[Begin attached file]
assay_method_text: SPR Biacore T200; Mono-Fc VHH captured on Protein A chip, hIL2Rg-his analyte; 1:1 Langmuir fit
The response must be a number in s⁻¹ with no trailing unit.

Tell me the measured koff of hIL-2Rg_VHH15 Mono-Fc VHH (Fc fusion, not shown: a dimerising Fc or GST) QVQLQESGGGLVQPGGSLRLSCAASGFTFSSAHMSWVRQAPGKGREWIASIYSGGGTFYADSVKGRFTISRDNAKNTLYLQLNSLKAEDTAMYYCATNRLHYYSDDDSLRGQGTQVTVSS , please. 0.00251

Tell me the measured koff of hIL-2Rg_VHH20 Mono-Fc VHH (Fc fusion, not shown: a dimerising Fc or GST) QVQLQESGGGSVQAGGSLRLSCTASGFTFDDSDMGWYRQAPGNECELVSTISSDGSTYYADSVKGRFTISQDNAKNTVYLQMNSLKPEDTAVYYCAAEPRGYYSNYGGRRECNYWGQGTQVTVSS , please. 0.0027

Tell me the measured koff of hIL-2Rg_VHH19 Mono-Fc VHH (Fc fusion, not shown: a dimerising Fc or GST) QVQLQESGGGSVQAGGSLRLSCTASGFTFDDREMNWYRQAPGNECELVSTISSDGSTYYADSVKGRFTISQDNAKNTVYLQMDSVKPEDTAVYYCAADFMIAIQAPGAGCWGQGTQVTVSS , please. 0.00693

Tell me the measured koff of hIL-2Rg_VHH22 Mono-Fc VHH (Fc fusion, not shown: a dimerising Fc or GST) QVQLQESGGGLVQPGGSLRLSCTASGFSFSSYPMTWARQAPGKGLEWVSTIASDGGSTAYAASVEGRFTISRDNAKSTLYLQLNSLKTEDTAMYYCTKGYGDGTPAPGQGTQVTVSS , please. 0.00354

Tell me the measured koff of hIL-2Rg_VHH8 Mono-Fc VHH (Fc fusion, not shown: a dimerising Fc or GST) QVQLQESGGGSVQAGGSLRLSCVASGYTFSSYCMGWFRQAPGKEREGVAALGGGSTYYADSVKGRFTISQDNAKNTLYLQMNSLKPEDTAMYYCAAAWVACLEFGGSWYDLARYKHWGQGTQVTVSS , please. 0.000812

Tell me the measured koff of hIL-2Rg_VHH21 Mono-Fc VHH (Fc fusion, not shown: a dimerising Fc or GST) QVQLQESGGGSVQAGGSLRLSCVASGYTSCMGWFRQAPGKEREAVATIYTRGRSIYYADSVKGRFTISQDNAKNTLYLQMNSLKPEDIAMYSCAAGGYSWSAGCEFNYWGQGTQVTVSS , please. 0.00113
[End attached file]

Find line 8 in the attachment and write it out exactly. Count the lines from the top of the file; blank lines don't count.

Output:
Tell me the measured koff of hIL-2Rg_VHH21 Mono-Fc VHH (Fc fusion, not shown: a dimerising Fc or GST) QVQLQESGGGSVQAGGSLRLSCVASGYTSCMGWFRQAPGKEREAVATIYTRGRSIYYADSVKGRFTISQDNAKNTLYLQMNSLKPEDIAMYSCAAGGYSWSAGCEFNYWGQGTQVTVSS , please. 0.00113